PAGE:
I’ve spent many hours this month researching the topic of financial negotiation as it applies to women in the workplace. The data is thought-provoking, especially when you consider leadership competency and education. (If you’re interested in seeing why effective negotiation is critical to career success, especially for women, you can see that Forbes article here.)
One main concept I gleaned from this work is that most people (both men and women) express discomfort with the idea of having to negotiate things like a salary or benefits at a new job. In fact, any transaction where finances are involved becomes instantly more stressful when you add a negotiation component into the mix.
Here’s an example: In a highly scientific straw poll I conducted this week, most people said the excitement of purchasing a new car is dampened by the idea that they’ll have to negotiate the price. The effect is two-fold. They (1) hate having to haggle, and (2) always walk away feeling as though they could have done better. After all, if the other party agreed to the current terms, what else might they have agreed to?
You’d think we’d all be experts at this negotiation thing, given that we’re all doing it, all the time, in every aspect of our lives. Oh, sure, we don’t always call it that— we may call it bargaining, compromise, or conflict resolution, but it all amounts to the same thing.
“Fine. I’ll stay late to work tonight, if I can leave early for my son’s ballgame tomorrow”.
“Okay, I’ll be the designated driver if you agree we won’t stay out past midnight”.
“Yes, if you’ll start dinner, I will stop and pick up dry cleaning on the way home”.
Whether the situation is business or personal, there are 4 different types of negotiators.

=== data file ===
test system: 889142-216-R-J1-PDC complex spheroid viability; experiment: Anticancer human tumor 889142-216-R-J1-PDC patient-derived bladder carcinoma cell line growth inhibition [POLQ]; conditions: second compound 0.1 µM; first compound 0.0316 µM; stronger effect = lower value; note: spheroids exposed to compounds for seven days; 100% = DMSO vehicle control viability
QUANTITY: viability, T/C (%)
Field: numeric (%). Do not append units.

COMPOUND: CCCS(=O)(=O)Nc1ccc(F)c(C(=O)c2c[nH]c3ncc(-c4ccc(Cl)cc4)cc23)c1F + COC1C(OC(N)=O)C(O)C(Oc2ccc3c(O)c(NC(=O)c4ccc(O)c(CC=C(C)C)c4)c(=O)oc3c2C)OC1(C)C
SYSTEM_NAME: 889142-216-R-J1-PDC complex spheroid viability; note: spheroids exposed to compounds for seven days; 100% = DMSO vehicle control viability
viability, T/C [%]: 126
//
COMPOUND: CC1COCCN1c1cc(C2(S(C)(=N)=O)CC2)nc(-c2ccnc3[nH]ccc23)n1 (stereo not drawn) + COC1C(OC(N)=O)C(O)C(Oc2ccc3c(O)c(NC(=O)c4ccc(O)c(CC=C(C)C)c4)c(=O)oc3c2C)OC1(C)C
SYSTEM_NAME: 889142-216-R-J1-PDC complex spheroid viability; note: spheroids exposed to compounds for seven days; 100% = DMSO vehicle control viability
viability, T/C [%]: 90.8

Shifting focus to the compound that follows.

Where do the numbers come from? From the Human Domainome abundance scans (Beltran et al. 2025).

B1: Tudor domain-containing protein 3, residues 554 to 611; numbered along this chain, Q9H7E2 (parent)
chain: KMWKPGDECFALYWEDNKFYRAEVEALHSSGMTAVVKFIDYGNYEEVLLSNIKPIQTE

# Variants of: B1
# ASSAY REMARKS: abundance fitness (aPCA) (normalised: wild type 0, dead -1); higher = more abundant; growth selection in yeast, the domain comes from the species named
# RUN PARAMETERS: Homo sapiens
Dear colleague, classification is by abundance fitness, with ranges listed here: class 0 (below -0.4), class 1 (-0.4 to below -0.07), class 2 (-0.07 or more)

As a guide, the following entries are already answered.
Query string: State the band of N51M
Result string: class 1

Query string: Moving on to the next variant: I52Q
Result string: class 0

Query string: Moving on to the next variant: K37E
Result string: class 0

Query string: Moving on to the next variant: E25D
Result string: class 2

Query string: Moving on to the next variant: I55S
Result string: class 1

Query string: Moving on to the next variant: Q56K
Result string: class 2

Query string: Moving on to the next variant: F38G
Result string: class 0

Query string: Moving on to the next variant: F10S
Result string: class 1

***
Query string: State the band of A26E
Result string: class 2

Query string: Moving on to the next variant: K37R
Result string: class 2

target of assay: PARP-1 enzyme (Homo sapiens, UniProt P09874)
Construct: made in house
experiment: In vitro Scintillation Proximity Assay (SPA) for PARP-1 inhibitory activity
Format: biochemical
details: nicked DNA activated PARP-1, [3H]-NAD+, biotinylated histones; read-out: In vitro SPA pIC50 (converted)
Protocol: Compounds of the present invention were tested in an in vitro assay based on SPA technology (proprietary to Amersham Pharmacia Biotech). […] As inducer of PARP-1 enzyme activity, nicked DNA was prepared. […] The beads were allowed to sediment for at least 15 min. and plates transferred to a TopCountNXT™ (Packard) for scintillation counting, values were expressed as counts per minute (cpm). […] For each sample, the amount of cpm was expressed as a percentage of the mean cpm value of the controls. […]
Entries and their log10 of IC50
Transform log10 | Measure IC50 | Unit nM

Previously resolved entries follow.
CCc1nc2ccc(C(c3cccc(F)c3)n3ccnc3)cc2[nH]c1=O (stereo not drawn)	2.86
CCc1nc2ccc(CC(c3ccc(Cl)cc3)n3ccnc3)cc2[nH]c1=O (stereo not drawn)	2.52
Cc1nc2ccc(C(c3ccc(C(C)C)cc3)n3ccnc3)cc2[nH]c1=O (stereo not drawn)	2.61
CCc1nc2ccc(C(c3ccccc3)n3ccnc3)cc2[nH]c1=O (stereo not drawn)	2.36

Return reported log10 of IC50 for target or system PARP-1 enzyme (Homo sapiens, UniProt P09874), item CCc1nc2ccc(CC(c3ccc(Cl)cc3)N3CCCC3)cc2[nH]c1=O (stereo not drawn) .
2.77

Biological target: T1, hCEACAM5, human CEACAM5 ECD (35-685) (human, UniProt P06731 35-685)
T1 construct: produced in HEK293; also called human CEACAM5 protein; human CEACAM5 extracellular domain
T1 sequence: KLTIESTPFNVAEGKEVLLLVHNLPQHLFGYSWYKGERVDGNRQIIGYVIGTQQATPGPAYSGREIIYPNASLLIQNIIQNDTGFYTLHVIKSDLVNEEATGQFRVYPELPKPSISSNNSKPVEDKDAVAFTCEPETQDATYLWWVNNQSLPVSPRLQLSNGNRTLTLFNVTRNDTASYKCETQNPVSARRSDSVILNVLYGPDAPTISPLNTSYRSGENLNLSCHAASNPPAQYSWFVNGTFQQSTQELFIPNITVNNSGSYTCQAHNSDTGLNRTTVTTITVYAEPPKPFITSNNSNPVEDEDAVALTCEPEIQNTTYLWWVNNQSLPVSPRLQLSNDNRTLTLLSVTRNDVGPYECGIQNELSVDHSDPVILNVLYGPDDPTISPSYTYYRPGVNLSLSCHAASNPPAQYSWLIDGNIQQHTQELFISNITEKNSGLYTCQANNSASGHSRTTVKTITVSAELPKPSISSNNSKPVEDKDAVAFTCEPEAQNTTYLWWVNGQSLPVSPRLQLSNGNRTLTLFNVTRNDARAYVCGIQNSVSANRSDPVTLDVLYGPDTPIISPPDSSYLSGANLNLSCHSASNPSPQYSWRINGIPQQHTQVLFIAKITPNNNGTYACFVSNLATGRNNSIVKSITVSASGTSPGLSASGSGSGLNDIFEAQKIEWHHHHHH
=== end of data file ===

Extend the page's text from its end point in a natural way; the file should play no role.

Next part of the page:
Individualists focus on maximizing their own outcomes and don’t care much about what happens for the other side. According to studies, about 50% of negotiators fall into this category.
Cooperators work to maximize both their own and their counterparts’ results and try to make sure that both sides walk away happy. They compose between 25% and 35% of the population.
Competitives want to maximize the difference between their own outcome and the other side’s result. For these people, it’s not enough to win— the other side has to lose. They comprise 5% to 10% of the population.
Altruists (the unicorn of negotiators, quite rare) work to maximize the other side’s results rather than their own. (Note: This category is somewhat fluid- someone can be an altruist in one type of negotiation, and a different type of negotiator in another.)
Which type are you? Be honest, now. What about the people that you interact and negotiate with on a regular basis?
When you consider the idea that roughly 60% of negotiators either don’t care about your interest in a situation, or are actively working to minimize it, it becomes obvious that you’re not going to get the things you want unless you work to develop your own negotiation skills.
Here are some ways to tip the scales in your favor:
1. Speak up. Don’t be afraid to ask for what you want, and state it clearly, so there is no misinterpretation.
2. Stop talking and listen. The other person will tell you what they want if you’ll be quiet long enough to hear it.
3. Consider the other perspective. What are their needs and pressures? If you ask open-ended questions that allow them to expand their thoughts, you’ll be better able to explain how their needs will be met.
4. Be patient, and don’t rush the discussion. Working out a deal that’s acceptable to both sides takes time.
5. Don’t give without receiving. That’s conceding, not negotiating, and you’re just setting yourself up for additional demands. The goal of negotiation should be satisfaction of interests on both sides, not “meeting demands”. Interests and demands are different things- their demand is what they are requesting, their interest is what they actually need.
6. Try not to take the other person’s negotiating tactics personally. Solve the problem at hand, and don’t let an unpleasant attitude or rude behavior sidetrack you from your goal.